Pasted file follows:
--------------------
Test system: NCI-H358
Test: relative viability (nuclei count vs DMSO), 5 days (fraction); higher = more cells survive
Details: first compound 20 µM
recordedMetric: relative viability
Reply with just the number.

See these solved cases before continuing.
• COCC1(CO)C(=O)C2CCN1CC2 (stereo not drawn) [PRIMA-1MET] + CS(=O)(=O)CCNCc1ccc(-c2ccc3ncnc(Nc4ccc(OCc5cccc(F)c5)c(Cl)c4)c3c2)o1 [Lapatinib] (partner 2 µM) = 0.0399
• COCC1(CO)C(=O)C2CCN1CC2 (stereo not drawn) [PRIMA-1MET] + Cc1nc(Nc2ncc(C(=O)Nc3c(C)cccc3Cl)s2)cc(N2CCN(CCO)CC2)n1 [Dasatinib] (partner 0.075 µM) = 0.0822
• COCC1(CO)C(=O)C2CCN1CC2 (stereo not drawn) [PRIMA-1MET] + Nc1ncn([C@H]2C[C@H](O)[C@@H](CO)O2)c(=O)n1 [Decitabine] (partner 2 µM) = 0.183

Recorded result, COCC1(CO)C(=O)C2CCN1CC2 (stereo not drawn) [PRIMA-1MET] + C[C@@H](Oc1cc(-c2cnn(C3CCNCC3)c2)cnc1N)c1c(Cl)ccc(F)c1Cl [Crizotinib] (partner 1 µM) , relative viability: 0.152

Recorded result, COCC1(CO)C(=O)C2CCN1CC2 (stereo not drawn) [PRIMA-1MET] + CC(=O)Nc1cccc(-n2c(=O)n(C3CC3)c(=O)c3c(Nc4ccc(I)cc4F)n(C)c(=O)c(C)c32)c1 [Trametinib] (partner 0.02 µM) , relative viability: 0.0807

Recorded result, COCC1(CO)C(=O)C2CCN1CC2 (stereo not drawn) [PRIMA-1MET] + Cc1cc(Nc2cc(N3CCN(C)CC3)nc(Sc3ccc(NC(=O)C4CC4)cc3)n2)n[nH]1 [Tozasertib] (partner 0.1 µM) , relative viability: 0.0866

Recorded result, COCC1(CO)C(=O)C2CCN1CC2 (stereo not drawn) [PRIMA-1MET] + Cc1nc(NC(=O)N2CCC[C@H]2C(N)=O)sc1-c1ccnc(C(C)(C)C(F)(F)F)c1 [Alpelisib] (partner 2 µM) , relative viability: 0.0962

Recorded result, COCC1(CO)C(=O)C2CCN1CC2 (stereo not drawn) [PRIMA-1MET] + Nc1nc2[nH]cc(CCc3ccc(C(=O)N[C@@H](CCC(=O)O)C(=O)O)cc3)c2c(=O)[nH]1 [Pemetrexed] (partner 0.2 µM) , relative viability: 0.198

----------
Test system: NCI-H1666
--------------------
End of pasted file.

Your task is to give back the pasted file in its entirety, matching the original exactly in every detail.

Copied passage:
Test system: NCI-H358
Test: relative viability (nuclei count vs DMSO), 5 days (fraction); higher = more cells survive
Details: first compound 20 µM
recordedMetric: relative viability
Reply with just the number.

See these solved cases before continuing.
• COCC1(CO)C(=O)C2CCN1CC2 (stereo not drawn) [PRIMA-1MET] + CS(=O)(=O)CCNCc1ccc(-c2ccc3ncnc(Nc4ccc(OCc5cccc(F)c5)c(Cl)c4)c3c2)o1 [Lapatinib] (partner 2 µM) = 0.0399
• COCC1(CO)C(=O)C2CCN1CC2 (stereo not drawn) [PRIMA-1MET] + Cc1nc(Nc2ncc(C(=O)Nc3c(C)cccc3Cl)s2)cc(N2CCN(CCO)CC2)n1 [Dasatinib] (partner 0.075 µM) = 0.0822
• COCC1(CO)C(=O)C2CCN1CC2 (stereo not drawn) [PRIMA-1MET] + Nc1ncn([C@H]2C[C@H](O)[C@@H](CO)O2)c(=O)n1 [Decitabine] (partner 2 µM) = 0.183

Recorded result, COCC1(CO)C(=O)C2CCN1CC2 (stereo not drawn) [PRIMA-1MET] + C[C@@H](Oc1cc(-c2cnn(C3CCNCC3)c2)cnc1N)c1c(Cl)ccc(F)c1Cl [Crizotinib] (partner 1 µM) , relative viability: 0.152

Recorded result, COCC1(CO)C(=O)C2CCN1CC2 (stereo not drawn) [PRIMA-1MET] + CC(=O)Nc1cccc(-n2c(=O)n(C3CC3)c(=O)c3c(Nc4ccc(I)cc4F)n(C)c(=O)c(C)c32)c1 [Trametinib] (partner 0.02 µM) , relative viability: 0.0807

Recorded result, COCC1(CO)C(=O)C2CCN1CC2 (stereo not drawn) [PRIMA-1MET] + Cc1cc(Nc2cc(N3CCN(C)CC3)nc(Sc3ccc(NC(=O)C4CC4)cc3)n2)n[nH]1 [Tozasertib] (partner 0.1 µM) , relative viability: 0.0866

Recorded result, COCC1(CO)C(=O)C2CCN1CC2 (stereo not drawn) [PRIMA-1MET] + Cc1nc(NC(=O)N2CCC[C@H]2C(N)=O)sc1-c1ccnc(C(C)(C)C(F)(F)F)c1 [Alpelisib] (partner 2 µM) , relative viability: 0.0962

Recorded result, COCC1(CO)C(=O)C2CCN1CC2 (stereo not drawn) [PRIMA-1MET] + Nc1nc2[nH]cc(CCc3ccc(C(=O)N[C@@H](CCC(=O)O)C(=O)O)cc3)c2c(=O)[nH]1 [Pemetrexed] (partner 0.2 µM) , relative viability: 0.198

----------
Test system: NCI-H1666